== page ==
Article 17 of Indian Constitution and Abolishment of Untouchability
Abolition of untouchability has been included among fundamental rights under article 17. This is one of the few fundamental rights available against individuals. To make untouchability law further strong, parliament passed Untouchability (offences) Act in 1955 which came into force 1st June, 1955. This act was further amended and renamed in 1976 as Protection of Civil Rights Act, 1955.
This act lays down that whatever is open to general public should be open to the members of the scheduled castes. No shopkeeper can refuse to sell them; no person may refuse to render any service to any person on the ground of untouchability. The act made provision for imprisonment and fine.
Abolition of Titles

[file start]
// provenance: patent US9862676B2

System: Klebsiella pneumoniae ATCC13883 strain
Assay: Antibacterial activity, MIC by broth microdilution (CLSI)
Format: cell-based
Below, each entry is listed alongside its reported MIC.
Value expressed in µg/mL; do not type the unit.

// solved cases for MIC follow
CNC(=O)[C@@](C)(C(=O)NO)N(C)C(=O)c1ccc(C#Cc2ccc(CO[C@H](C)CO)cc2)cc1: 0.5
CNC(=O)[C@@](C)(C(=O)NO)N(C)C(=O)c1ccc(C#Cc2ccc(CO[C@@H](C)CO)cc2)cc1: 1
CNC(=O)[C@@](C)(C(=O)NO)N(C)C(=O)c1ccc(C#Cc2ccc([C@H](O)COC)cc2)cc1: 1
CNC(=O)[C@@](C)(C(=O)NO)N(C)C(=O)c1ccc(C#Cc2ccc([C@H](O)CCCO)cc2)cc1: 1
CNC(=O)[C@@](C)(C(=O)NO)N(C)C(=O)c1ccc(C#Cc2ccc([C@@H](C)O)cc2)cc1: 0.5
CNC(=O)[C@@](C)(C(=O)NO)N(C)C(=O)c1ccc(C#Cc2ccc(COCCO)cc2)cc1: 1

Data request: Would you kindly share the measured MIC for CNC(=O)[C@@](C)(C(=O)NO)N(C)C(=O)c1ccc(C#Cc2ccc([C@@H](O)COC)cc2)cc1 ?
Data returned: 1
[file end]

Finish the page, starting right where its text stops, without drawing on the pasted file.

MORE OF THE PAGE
Article 18 prevents the state from confirming any title except military and academic distinction. Article 18 prohibits the Indian citizens from receiving titles from any foreign state. The foreign nationals holding the office of profit under the state may accept titles from the foreign government with the consent of President. In a true democracy, there is no space for artificial distinctions among the same society. Titles such as Rai Bahadur, Sawai, Rai Sahab, Zamindar, taluqdar etc were prevalent in medieval and British India. All these titles were abolished by article 18 of the constitution.